|This is the edition I read,|
and still own.
The first modules were played by a group of employees at TSR. Among that group were Margaret Weis and Tracy Hickman. What came of those sessions and modules was a trilogy of novels by Weis and Hickman called The Drgonlance Chronicles, and it tells the story of a group of friends who become unwitting heroes in a massive war between good and evil.
I have read that trilogy four times in my life. And the sequel trilogy, Legends, twice. I have also read several other Dragonlance trilogies and stand-alone novels, adding up to about 25 book all together. Can you tell I really like the setting?
As I have gotten older, and expanded my circles of friends, I have realized that not everyone likes Dragonlance (GASP!). In fact some people deride the Chronicles as "juvenile" and poorly-written. Well, as these things go, it's all a matter of taste. But it makes me think sometimes about why I love the trilogy so much (and am currently contemplating reading it yet again).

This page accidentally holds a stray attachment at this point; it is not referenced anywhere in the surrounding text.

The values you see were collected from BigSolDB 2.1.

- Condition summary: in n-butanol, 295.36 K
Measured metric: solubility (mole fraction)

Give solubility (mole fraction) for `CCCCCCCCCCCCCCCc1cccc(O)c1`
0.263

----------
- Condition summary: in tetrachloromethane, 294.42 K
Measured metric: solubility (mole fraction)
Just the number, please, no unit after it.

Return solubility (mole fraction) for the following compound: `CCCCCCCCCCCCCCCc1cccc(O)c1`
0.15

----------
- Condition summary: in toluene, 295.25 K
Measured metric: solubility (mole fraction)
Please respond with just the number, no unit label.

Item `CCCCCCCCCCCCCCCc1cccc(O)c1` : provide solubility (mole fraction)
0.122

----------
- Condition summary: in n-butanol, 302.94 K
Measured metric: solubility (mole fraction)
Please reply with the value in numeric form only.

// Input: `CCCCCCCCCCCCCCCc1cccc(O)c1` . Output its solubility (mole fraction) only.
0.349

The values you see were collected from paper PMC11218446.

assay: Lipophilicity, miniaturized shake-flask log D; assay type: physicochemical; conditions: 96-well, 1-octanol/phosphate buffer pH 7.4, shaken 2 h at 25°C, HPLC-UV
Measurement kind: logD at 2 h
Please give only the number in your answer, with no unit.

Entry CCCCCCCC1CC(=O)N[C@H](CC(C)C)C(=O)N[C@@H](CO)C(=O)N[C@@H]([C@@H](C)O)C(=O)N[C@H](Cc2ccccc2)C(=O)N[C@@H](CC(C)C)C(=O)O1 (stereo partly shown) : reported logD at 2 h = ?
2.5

Obviously, nostalgia does play a part. I first read them during my senior year in high school. Up to that point the extent of my fantasy reading was limited to the 12 Lancer/Ace Conan books, and a few odd books here and there. At that point I hadn't even read any of Tolkien's books (though I loved the animated movies). But when my friends Bill and Wes gave me their copy of the trilogy, I devoured them and wanted more.
The charm of the series, for me, was initially that it was like reading a D&D campaign being played. The authors did a very good job of translating some of the counter-intuitive rules of the game (mainly about magic) into something that made sense from a literary standpoint. I have to say that, after reading those books, I felt that I finally understood the Magic-User class enough to want to actually play one on occasion.
If you enjoy Tolkien, and are willing to set aside your literary snobbery for a few moments, I think this little gem is a timeless read. And I think I really want to dig my copies out of storage again.